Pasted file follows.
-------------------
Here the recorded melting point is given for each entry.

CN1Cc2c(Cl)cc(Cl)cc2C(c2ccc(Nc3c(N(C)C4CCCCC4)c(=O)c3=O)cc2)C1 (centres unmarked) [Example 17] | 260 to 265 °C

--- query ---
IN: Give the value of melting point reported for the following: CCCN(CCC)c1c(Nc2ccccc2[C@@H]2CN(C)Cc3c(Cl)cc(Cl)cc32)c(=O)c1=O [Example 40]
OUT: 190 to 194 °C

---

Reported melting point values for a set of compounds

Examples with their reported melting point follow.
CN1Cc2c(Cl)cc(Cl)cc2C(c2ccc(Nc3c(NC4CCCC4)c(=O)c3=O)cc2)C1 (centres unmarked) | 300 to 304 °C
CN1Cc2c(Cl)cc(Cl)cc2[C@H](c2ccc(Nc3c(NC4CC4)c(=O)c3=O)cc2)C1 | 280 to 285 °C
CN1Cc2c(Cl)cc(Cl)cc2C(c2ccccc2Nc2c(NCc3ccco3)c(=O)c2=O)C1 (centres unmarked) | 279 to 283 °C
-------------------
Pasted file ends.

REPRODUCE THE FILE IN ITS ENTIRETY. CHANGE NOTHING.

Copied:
Here the recorded melting point is given for each entry.

CN1Cc2c(Cl)cc(Cl)cc2C(c2ccc(Nc3c(N(C)C4CCCCC4)c(=O)c3=O)cc2)C1 (centres unmarked) [Example 17] | 260 to 265 °C

--- query ---
IN: Give the value of melting point reported for the following: CCCN(CCC)c1c(Nc2ccccc2[C@@H]2CN(C)Cc3c(Cl)cc(Cl)cc32)c(=O)c1=O [Example 40]
OUT: 190 to 194 °C

---

Reported melting point values for a set of compounds

Examples with their reported melting point follow.
CN1Cc2c(Cl)cc(Cl)cc2C(c2ccc(Nc3c(NC4CCCC4)c(=O)c3=O)cc2)C1 (centres unmarked) | 300 to 304 °C
CN1Cc2c(Cl)cc(Cl)cc2[C@H](c2ccc(Nc3c(NC4CC4)c(=O)c3=O)cc2)C1 | 280 to 285 °C
CN1Cc2c(Cl)cc(Cl)cc2C(c2ccccc2Nc2c(NCc3ccco3)c(=O)c2=O)C1 (centres unmarked) | 279 to 283 °C